Contact the council members! Please call, email, and set in-office or virtual (i.e. Zoom) meetings!
Talking Points for calls, letters, and communications.
These can be used to customize calls/letters.
- North Carolina General Statute, Chapter 14, Article 55 titled “Regulation of Certain Reptiles” provides effective provisions for the safe housing and management of these animals and for the punishment of irresponsible keepers, and the protection of North Carolina residents.
- Article 55 regarding certain reptile species is a common-sense and rational law.
- Reptiles are found in one of every twenty U.S. households, or kept by about 5% of Americans.
- A knee-jerk response in legislative action that ignores current law is inappropriate, while unjustly abolishing the right of stakeholders to engage in the legislative process.
- Raleigh needs to consider a common-sense approach by working with stakeholders and not an overreaching, knee-jerk ban lacking forethought.
- Council members must be properly educated on this matter, and those responsible stakeholders who will be affected, rather than getting caught up in the sensationalism and limelight of an incident.
- There are logical alternatives to bans. Lawmakers must not turn a blind eye to doing what is right by their constituents.
- Rather than solving any issues, bans create new problems including incentivizing criminals through an underground, black market and the fear-driven release of non-native animals.
- Laws that effectively create collective punishment are bad governance. Such approaches are senseless and unjust.
- The proposal is cost prohibitive for most keepers, attainable likely only for wealthier citizens. A law which cannot be applied equally across classes is unjust.
subject line: NO to “dangerous wild animal” ban
Dear Mayor Baldwin and Raleigh City Council Members,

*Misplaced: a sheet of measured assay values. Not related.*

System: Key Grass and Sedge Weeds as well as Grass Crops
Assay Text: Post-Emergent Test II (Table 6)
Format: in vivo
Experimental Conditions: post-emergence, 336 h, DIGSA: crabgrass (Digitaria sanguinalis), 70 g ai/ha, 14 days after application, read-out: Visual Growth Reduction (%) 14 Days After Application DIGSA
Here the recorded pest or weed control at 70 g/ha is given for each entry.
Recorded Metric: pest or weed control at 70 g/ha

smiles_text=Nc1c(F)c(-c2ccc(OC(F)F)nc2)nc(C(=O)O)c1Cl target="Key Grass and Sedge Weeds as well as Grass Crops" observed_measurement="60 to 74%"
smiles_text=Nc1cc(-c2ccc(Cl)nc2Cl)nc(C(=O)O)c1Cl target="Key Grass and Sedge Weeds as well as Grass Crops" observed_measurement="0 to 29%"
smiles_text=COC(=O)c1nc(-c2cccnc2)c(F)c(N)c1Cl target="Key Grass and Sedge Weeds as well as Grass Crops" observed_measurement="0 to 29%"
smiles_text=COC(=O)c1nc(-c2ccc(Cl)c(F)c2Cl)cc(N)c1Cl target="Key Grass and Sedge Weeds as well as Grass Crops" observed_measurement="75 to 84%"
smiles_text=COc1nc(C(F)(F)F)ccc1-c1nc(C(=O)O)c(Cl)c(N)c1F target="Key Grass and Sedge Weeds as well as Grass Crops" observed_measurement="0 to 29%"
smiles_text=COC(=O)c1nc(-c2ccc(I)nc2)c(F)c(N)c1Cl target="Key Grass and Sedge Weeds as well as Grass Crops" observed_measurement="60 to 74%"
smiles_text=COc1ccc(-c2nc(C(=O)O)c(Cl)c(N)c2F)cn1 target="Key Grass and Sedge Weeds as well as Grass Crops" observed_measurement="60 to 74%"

Please do not pass a ban on “dangerous wild animals.” I state this as a law-abiding Raleigh resident who will be negatively impacted by any rash action. Rather than focusing on reckless residents, this proposal would affect some responsible animal owners, too.
The draft ordinance is poorly written. It states that all non-domesticated animals could be banned. At a minimum, this needs to be fixed! Since the draft reads “but not limited to” this ordinance would ban all animals except dogs, housecats, and domesticated livestock. This is a big problem! Also, Option 2 is not a true grandfathering provision! It requires very expensive liability insurance that is hard to procure. This insurance will costs those who are “grandfathered” several thousand dollars annually. This is unjust and overreaching for responsible private owners who do not have businesses with their animals. Has the City even researched this liability insurance or just accepted this idea from a radical animal rights group?
You must listen to responsible stakeholders rather than practicing collective punishment in response to one bad actor. Current state law, under Chapter 14, Article 55, has provided hefty punishment for irresponsible reptile keepers who violated this law. If Raleigh wants to implement a local law reflecting the state law, local residents and responsible stakeholders should be included in the drafting of this ordinance rather than passing a knee-jerk ban that will actually create many new problems.
Reactive bans lack the necessary forethought and research to avert unjust consequences. As a tax-paying, voting, and responsible Raleigh resident, my rights should not be stripped. You cannot justifiably ban such activities from responsible reptile keepers, known as herpetoculturists, and other competent exotic animal owners. There needs to, at minimum, be a consideration for those who currently have these animals.
This unjust proposed ban is unexpected from my state of North Carolina. Have a good day.
include YOUR NAME (at least your first name) and “Raleigh resident”